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Android Q Release Date, New Features: Full Version Arrives in September?
Google has yet to announce what the official name of Android Q would be. But a timeline revealed earlier suggests that its first full version would be made available within the third quarter of 2019.
The launch of Android Q this year is not a surprise. But Google remains quite mysterious about its specific release date. In the recently held Google I/O this month, the tech giant revealed more upcoming features and announced that the beta testing will be available to even more users as it is offered right away on at least 21 devices.
The third Android Q beta was seeded this month and is slated to be followed by another update in June. Google previously announced that there will be Beta 5 and Beta 6 with the latter slated as the “final testing” phase. “At Beta 5 and 6 you’ll have release candidate builds—which include the final APIs and near-final system images—for development and testing,” Google said.
The company did not specify which months these updates will be dropped but the final release, a.k.a. the full version is expected to become available for those with compatible devices within Q3. Technically, Q3 covers July, August, and September. But considering that Google has listed Beta 5 and Beta 6 updates before the final release, it can be assumed that the official version of Android Q will be out in September. This estimated schedule also makes sense since considering that Google is anticipated to unveil the Pixel 4 series in October.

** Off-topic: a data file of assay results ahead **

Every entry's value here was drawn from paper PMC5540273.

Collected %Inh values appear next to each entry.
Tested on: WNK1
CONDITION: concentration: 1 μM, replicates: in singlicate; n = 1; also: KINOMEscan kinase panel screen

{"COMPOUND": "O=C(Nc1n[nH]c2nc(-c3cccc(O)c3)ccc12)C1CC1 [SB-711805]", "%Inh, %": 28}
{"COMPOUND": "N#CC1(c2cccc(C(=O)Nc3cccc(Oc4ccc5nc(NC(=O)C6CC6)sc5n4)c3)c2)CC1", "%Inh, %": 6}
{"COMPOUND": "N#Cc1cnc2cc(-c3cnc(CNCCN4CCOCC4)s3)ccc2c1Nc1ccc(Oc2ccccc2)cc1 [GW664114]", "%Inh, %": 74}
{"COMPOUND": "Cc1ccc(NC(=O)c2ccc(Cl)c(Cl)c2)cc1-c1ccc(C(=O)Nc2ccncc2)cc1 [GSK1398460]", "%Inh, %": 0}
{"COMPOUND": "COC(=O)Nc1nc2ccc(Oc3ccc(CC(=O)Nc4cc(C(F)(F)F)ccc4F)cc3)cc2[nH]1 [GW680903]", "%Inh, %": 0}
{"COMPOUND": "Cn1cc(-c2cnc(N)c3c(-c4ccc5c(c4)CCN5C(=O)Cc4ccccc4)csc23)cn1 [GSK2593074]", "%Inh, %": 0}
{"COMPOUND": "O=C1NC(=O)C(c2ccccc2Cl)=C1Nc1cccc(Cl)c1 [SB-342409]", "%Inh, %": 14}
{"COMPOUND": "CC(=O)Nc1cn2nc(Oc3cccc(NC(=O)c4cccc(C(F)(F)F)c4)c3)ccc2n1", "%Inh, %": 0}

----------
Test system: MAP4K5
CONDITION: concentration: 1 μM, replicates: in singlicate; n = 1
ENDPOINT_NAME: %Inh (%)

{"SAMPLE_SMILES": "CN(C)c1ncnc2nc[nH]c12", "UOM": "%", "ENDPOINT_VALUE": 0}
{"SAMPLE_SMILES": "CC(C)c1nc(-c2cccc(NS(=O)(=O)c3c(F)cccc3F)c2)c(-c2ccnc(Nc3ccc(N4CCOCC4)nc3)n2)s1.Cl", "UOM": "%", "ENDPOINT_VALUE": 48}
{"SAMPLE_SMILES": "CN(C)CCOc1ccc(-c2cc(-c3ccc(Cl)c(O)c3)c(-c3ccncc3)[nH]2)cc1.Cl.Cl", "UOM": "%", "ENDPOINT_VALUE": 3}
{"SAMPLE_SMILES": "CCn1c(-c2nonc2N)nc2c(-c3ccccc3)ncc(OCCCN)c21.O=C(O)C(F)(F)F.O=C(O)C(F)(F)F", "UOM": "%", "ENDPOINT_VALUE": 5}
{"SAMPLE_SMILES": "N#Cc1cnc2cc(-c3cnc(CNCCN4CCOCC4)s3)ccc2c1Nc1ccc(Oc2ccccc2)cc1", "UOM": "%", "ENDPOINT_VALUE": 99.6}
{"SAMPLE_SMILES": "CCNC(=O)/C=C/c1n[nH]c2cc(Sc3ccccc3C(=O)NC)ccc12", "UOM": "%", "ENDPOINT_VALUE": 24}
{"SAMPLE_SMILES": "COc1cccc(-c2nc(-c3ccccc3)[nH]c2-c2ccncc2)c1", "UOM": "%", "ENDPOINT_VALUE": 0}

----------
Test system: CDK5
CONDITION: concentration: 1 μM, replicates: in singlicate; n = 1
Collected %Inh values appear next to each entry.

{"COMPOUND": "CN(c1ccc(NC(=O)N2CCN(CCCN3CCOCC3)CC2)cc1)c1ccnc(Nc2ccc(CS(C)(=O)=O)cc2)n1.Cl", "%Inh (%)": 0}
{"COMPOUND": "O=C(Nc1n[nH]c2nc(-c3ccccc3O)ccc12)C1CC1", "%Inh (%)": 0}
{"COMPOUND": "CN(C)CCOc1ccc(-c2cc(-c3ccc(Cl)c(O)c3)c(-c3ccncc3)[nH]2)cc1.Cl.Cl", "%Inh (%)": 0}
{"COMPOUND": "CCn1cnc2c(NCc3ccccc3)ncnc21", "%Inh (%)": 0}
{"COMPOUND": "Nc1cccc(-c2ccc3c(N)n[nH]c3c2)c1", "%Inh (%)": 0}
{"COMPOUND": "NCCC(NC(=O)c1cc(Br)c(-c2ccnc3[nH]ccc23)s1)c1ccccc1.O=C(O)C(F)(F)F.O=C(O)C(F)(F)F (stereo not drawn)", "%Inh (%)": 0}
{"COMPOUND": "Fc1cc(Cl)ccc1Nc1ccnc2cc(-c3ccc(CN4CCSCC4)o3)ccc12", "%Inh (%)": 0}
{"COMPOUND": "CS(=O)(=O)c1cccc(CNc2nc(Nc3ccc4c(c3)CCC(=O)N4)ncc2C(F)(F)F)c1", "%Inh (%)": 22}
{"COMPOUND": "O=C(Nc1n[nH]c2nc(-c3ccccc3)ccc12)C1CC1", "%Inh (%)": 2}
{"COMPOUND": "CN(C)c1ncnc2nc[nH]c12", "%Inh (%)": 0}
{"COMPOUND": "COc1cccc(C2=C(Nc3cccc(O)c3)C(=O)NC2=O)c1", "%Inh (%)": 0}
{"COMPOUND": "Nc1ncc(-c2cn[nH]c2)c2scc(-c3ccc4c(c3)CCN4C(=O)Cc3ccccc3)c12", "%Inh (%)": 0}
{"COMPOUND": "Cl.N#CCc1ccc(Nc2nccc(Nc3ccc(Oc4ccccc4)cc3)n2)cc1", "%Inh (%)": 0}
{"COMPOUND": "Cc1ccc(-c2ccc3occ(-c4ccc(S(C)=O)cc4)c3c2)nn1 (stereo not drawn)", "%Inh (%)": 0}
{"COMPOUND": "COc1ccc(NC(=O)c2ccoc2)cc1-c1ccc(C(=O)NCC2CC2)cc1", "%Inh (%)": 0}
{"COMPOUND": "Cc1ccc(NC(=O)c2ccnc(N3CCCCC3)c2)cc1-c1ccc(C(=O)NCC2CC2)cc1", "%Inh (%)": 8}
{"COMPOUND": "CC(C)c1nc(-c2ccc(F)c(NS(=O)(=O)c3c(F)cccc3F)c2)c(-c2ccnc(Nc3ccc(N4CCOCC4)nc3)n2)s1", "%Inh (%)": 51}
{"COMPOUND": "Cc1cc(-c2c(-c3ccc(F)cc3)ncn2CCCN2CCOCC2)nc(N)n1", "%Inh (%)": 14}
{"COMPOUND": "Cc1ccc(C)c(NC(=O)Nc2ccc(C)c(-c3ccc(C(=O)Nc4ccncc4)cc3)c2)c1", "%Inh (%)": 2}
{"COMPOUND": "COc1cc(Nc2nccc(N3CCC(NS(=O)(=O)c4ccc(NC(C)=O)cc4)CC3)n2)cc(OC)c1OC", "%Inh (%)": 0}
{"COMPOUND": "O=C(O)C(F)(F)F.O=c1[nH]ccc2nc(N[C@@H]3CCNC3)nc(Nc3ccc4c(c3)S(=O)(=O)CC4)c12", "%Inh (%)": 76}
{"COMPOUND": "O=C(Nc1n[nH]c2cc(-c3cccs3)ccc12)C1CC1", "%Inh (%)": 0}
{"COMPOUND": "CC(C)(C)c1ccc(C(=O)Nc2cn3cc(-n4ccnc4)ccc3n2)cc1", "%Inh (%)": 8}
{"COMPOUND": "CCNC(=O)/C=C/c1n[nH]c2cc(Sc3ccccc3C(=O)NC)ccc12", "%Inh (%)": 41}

Google has yet to announce its plans on releasing its own foldable smartphone. But it has announced that one of the highlight features of Android Q is supporting apps UI and functions on a folding display. Another much-awaited feature is the native dark theme that would make this power-saving display option available on the Android system UI and Android-supported apps.
Android Q is also launching an all-new preview feature, called Bubbles, as part of the Notification system improvements. It basically functions like Facebook’s Messenger pop-up chat heads. So when an app-specific alert comes in, a “bubble” comes up instead of a simple tab in the notification panel.